“It is essential that VoC programs are able to correlate movements in customer satisfaction (measured by whichever metric) to gains in commercial KPIs such as average spend, share of wallet, account profitability, retention, acquisition,” recommends Keith Schorah, founder of SynGro.
In The State of VoC Programs 2012, Forrester outlines how Adobe Systems found that when it combined historical purchase and upgrade data with survey data it found that it could demonstrate that customers with the highest feedback scores also had the greatest lifetime values. The report concluded that these linkages “help maintain momentum for customer experience efforts and project the financial returns associated with changes in customer perceptions”.
A further way of putting a number on VoC’s contribution is to add up the value of the improvement projects that have been initiated by the programme.
“VoC will be uncovering a whole bunch of problems, and the various groups within the company that are fixing the problems should be doing some kind of business case and ROI modelling of what the results are for the fixes,” says Sage. “So for instance, adding content to the website that allows people to get information so that they no longer need to call the contact centre will lead to a significant cost saving. And you add up the cost savings from that project with the cost savings from other projects and the additional revenue driven by improved experience based on other projects. All of these incremental improvement projects will give you a sense in which the feedback you’re getting from customers is contributing to the bottom line.”
One example of an organisation that has followed this path is Sprint. Its customer experience team traced the root causes of problems that customers were calling to complain about, in bid to reduce the large numbers of calls that its contact centre was receiving from unhappy customers.
“Sprint established that the problem was that it had way too many plans that customers could sign up for and so they were singing up for plans that didn’t meet their needs because they were confused,” says Forrester analyst Harley Manning. “Rather than just staff up the call centres, [CEO Dan] Hesse decided to greatly reduce the number of plans. Recently he gave his annual report to the shareholders and in his speech he highlighted two interesting facts – one is that Sprint how has the highest customer satisfaction score in the ACSI of any wireless service provider, whereas before it was by far the lowest, and secondly the company now saves $1.7bn per year from reduced contact centre costs.”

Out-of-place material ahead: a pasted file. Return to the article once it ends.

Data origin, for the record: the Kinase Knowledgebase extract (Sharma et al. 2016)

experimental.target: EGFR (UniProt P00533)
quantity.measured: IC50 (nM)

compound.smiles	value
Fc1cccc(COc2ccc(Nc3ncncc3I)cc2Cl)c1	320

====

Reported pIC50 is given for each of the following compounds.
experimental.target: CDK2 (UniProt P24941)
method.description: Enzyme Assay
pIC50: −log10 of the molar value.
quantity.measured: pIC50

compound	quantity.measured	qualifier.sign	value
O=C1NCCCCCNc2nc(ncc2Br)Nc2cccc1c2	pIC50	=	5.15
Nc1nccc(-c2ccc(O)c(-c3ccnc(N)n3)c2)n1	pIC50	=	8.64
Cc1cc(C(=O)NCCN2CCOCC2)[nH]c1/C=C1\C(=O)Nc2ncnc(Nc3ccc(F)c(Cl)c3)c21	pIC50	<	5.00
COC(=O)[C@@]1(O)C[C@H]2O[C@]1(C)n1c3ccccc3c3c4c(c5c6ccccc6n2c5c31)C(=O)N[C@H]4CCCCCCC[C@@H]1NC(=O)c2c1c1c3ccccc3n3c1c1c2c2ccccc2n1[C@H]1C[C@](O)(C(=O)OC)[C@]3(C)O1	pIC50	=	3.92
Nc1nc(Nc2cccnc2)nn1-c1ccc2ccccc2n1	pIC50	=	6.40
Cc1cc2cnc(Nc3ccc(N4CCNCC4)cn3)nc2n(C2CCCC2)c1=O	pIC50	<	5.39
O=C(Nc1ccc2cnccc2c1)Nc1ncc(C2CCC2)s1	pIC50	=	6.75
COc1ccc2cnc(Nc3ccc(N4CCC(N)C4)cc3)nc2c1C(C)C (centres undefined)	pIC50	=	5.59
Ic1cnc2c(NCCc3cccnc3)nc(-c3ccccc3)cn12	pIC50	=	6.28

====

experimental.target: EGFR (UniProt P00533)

Even then, there can be some disagreements to resolve regarding attribution, says Sage. “The reaction is usually that if the VoC team isn’t actually fixing the projects then how do they get to claim any responsibility for the outcome. So you have to share the attribution – and the reason for that is that they probably helped to uncover the problem in the first place so the folks who ended up fixing it never knew it was a problem or they helped to uncover the problem faster or showed that it was more significant than the other team had realised. So the team that actually fixed the problem absolutely gets credit for fixing the problem, but the other team gets to share the credit because they helped to identify the problem in the first place.”
But the hope is that once VoC programmes are able to demonstrate their hard commercial contribution to the business, there will be greater buy-in, support and appreciation for their initiatives with the company. And that really would be priceless.
About Neil Davey
Neil Davey is the managing editor of MyCustomer. An experienced business journalist and editor, Neil has worked on a variety of newspapers, magazines and websites over the past 15 years, including Internet Works, CXO magazine and Business Management. He joined Sift Media in 2007.